A new suicide prevention strategy to reduce the number of people who take their own lives in West Yorkshire will be driven by our renewed team of Senior Responsible Officers.
It is a fact that too many people take their own lives in West Yorkshire.
To bring the suicide rates down, we all have a part to play. This includes local authorities, the NHS, emergency services, voluntary and community sector colleagues, employers, citizens, and others.
Three Senior Responsible Officers (SRO) for suicide prevention across the West Yorkshire Health and Care Partnership (WY HCP) have been appointed to drive forward collaboration across the region, making suicide prevention everybody’s business. They support the multi-sector suicide prevention oversight group who have worked to agree on a new 5-year strategy.
For today’s blog, each SRO explains why they stepped up to help achieve the ambition of making West Yorkshire a zero-suicide region.
Nichola Sanderson is the Deputy Director of Nursing at Leeds and York Partnership NHS Foundation Trust.
“Suicide prevention has always been close to my heart as a mental health nurse”, explains Nichola.
“This is a fantastic opportunity to support and develop care and to learn across West Yorkshire, expanding knowledge, awareness, and resources.
“My experience as a mental health nurse has given me the privilege of working with people and their families at the most distressing and vulnerable times. I believe that with the right help and support, all death by suicide can become a thing of the past.
“I am really proud of so much of the suicide prevention work that has already been delivered by a range of organisations across West Yorkshire, and how each local authority has a Public Health led strategy and plan. The upcoming launch of the West Yorkshire suicide prevention strategy adds value to the work happening at place. It is an integral and a massive step for the system improvement and provides direction for the future. The new West Yorkshire Suicide Prevention website is also a fantastic source of information support and resource.”
Kim Shutler MBE is the Chief Executive Officer at The Cellar Trust in Shipley.
“As the CEO of a mental health charity, suicide prevention is very close to my heart. I see this as an area which doesn’t get sufficient profile, funding, or attention, so was keen to play a role which might help to shift that dial and make a difference” says Kim.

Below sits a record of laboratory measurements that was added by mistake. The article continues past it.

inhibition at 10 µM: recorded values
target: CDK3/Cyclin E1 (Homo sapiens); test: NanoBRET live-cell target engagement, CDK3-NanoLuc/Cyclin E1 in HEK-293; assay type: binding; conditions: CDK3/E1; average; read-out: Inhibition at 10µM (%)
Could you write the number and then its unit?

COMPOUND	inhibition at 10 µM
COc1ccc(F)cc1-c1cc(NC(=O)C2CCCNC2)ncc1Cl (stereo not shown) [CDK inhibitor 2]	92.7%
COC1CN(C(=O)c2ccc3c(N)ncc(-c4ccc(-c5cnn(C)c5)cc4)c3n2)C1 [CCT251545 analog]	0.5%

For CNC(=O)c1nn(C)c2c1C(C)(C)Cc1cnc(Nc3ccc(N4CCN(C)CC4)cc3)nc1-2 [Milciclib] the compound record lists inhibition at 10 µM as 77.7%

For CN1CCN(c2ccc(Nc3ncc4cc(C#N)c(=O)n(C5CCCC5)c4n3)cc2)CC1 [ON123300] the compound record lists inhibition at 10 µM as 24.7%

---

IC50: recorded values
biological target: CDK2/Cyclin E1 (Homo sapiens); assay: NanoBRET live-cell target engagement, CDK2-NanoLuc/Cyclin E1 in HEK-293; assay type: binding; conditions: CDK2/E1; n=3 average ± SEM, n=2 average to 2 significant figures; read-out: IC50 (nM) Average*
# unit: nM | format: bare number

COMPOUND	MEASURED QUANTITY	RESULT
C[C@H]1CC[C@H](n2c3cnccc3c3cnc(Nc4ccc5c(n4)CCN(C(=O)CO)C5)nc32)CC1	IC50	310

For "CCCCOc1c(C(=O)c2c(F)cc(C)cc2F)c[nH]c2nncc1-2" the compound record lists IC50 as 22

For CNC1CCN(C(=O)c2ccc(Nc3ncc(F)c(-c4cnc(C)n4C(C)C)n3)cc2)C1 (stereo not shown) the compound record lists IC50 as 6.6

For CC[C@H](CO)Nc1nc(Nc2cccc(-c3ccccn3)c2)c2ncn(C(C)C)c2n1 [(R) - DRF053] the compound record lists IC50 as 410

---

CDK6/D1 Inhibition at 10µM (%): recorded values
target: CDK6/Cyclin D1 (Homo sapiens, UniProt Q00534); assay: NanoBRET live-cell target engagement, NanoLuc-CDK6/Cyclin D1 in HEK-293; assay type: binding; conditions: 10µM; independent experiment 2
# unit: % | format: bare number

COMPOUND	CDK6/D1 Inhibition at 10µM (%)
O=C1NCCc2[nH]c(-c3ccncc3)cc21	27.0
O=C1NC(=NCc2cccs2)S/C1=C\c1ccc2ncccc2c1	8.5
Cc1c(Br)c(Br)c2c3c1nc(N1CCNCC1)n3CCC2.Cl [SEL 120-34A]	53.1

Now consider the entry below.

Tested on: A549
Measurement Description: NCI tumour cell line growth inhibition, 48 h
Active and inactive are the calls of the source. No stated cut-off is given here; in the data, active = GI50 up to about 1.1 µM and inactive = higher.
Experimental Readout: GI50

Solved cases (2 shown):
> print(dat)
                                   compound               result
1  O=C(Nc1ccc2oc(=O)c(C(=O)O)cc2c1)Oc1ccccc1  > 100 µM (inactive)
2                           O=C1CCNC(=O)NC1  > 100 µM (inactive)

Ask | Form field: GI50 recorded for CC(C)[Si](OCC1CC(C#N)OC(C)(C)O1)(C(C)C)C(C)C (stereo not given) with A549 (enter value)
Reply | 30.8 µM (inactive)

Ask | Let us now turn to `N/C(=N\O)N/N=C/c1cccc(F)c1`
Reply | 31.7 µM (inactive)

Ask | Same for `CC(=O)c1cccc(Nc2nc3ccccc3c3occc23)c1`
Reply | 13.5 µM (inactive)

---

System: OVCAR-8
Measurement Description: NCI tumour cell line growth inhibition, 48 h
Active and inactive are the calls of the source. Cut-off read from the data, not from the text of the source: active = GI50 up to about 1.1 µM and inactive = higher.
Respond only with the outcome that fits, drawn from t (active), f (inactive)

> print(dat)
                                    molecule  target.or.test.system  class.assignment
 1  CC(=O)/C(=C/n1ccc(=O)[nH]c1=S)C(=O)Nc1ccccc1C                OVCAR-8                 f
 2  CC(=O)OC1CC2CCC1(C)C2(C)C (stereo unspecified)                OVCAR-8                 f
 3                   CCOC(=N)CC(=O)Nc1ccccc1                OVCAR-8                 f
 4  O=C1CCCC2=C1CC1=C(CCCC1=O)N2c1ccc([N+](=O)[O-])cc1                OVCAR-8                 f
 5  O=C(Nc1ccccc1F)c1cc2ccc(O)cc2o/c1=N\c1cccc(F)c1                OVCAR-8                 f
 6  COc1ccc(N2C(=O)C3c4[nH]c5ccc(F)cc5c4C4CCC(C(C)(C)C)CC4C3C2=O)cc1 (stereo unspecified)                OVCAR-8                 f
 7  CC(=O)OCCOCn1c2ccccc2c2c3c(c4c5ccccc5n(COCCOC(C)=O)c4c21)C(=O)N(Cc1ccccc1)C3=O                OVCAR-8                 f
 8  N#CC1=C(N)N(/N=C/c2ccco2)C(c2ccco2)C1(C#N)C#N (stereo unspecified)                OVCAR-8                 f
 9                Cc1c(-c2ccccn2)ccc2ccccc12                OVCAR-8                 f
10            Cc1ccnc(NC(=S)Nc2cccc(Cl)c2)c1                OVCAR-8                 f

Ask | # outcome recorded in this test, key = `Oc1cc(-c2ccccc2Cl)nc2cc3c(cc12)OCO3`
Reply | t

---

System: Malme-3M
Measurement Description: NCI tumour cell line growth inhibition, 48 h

“It is fantastic to see that this programme of work now has three Senior Responsible Officers, who each bring a very different experience. It is great to see recognition of the key role of the voluntary, community and social enterprise sector in reaching communities and driving this agenda. I hope my leadership experience in this area will support the breadth of the suicide prevention work we have to do and enable us to deliver the vision we have to prevent deaths by suicide. My passion is partnership working and integration, and I have seen the power of what we can achieve when we work together across sectors to make a difference.
“So far, the Project Manager Jessica Parker has been doing a fabulous job with the governance structures and networks, bringing together key people as well as ensuring diversity of experience and input. With that, the launch of the new website and the suicide prevention strategy, I think we can really start to move things forwards.
“Suicide prevention in a post-pandemic climate will require us all to dig deep and pull together to do everything we can. We also need to work hard to raise the profile of this work. Suicide prevention is everyone’s business. It isn’t just in the domain of mental health services. I encourage everyone reading this to take a pause to think what their role could or should be.”
Darryl Thompson is the Director of Nursing, Quality and Professions at South West Yorkshire Partnership NHS Foundation Trust.
“I took on this role when I became the Deputy Director of Nursing, Quality & Professions in the Trust. I was keen to understand how we could approach suicide prevention at a system and a population level, to help to positively influence all the factors along the path that might lead people to being at risk of thoughts of suicide” says Darryl.
“I have worked in mental health for over 33 years, and so have extensive clinical experience of working with people who have thoughts of suicide. Part of my clinical work was supporting people to be able to speak about these thoughts not only to me but also to their loved ones. I also have experience in setting up new services by helping to bring people and organisations together in co-production.
“I feel particularly proud of the relationships around suicide prevention that have developed across our system, working together in an open and transparent way with a shared goal.
“Going forward, I would like to embed the culture of co-production in our work so that all decisions are informed and guided by those with lived experience.”
If you would like to know more about the Suicide Prevention Programme or to join the quarterly Suicide Prevention Advisory Network, email Project Manager Jessica.Parker@swyt.nhs.uk